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Hot Payroll fun this summer

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in Office Management,Payroll Management

Performing general Payroll maintenance tasks is essential for your day-to-day operations. It’s also the key to a successful year end. Get started now!

  Confirm that all monthly, quarterly and annual balances are accumulating properly; pay attention to adjustments.

  Inquire whether your group health insurer will pay medical loss ratio rebates this year. Tax those rebates that are attributable to employees’ 2013 pretax contributions.

  Verify that employees aren’t deferring more than $2,500 into their health flexible spending accounts. If they are, refund and tax the excess as wages.

  Scan the computer you use to make tax deposits for viruses and sweep them out. Review and winnow the number of employees who have access to this computer.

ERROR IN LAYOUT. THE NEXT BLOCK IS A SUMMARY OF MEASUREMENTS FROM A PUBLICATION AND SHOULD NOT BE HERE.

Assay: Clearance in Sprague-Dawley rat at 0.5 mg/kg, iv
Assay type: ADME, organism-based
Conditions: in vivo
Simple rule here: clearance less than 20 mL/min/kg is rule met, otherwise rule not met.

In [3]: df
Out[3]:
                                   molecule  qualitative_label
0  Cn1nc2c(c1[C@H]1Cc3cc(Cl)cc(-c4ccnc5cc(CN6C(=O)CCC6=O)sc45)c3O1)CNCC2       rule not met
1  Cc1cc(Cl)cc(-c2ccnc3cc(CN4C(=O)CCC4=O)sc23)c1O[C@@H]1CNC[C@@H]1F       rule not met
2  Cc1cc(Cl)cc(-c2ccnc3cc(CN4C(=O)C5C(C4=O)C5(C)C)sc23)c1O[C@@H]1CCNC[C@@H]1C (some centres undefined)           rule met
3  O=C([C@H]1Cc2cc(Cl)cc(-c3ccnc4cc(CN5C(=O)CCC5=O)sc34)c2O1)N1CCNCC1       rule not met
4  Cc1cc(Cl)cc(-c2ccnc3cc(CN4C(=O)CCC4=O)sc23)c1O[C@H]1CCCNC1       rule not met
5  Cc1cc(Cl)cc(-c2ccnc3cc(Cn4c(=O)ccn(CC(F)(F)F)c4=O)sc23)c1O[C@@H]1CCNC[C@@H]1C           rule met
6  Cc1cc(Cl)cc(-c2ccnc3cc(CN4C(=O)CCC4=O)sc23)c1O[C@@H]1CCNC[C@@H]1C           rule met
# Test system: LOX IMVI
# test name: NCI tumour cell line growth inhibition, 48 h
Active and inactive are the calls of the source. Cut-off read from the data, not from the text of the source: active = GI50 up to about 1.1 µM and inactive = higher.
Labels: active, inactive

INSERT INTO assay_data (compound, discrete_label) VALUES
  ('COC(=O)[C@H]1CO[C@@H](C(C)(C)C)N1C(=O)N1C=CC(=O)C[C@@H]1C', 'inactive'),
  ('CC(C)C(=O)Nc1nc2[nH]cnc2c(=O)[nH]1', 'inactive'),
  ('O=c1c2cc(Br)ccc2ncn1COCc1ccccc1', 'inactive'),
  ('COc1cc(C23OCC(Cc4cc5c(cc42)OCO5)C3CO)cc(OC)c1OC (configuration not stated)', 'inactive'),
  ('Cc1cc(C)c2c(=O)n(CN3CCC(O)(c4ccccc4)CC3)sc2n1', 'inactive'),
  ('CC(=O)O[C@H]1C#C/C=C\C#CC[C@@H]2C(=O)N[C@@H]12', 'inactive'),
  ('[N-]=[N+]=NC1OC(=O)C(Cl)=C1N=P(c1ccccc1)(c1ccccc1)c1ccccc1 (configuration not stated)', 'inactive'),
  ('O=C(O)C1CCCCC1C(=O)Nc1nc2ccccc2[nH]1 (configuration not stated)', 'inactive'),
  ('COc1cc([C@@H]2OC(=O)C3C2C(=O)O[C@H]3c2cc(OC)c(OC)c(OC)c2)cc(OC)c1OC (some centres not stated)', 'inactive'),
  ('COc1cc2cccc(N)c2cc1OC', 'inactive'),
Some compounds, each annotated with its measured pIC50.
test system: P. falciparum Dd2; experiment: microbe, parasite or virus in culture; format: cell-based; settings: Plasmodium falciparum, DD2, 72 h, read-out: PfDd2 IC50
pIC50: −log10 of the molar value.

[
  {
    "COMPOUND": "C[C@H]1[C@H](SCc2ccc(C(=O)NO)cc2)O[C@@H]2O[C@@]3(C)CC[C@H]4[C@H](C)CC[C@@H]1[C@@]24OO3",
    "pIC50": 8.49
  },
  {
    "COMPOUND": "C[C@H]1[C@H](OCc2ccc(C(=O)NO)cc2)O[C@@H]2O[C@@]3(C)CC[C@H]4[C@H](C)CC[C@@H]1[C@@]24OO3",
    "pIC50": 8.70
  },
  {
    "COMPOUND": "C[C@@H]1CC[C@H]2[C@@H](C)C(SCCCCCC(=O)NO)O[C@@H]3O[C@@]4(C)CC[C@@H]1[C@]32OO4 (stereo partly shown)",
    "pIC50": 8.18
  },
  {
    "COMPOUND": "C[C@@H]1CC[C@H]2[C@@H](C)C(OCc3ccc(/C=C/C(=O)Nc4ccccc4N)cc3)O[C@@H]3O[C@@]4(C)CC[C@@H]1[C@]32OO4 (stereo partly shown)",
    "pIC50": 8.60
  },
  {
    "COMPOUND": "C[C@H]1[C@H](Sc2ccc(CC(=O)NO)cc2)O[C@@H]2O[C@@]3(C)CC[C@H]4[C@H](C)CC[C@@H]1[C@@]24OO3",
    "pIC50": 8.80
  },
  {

Review the individuals who have access to the company’s Employer Identification Number (EIN) and shave that down to the bare minimum. File Form 8822-B to alert the IRS to a change in responsible parties.

  Request a transcript of the company’s tax accounts from the IRS. What to look for: that deposits were made, returns were filed and whether the IRS made offsets against the company’s other business tax accounts. Register online to use the IRS’ suite of e-services.

  Check W-2 coding for employees’ pretax deferrals into retirement accounts.

  Work with accounts payable to create a system for processing employee payments that are made outside the payroll system (e.g., business expense or moving expense reimbursements).

  Audit paycard programs; ensure that employees are participating voluntarily and that they have received all applicable disclosures.

  Ensure that the company’s policy regarding paying accrued vacation to terminating employees is enforced consistently and complies with state law.

  Self-audit the payroll for employee name/Social Security number matches, Form I-9 compliance, garnishments, lock-in letters, tax deposits compared against 941s, tax rates and state reciprocity rules, quarterly reconciliations and checks to inactive employees.

  Review nontax items (e.g., Web postings) for disclosure of the company’s EIN; remove those postings.

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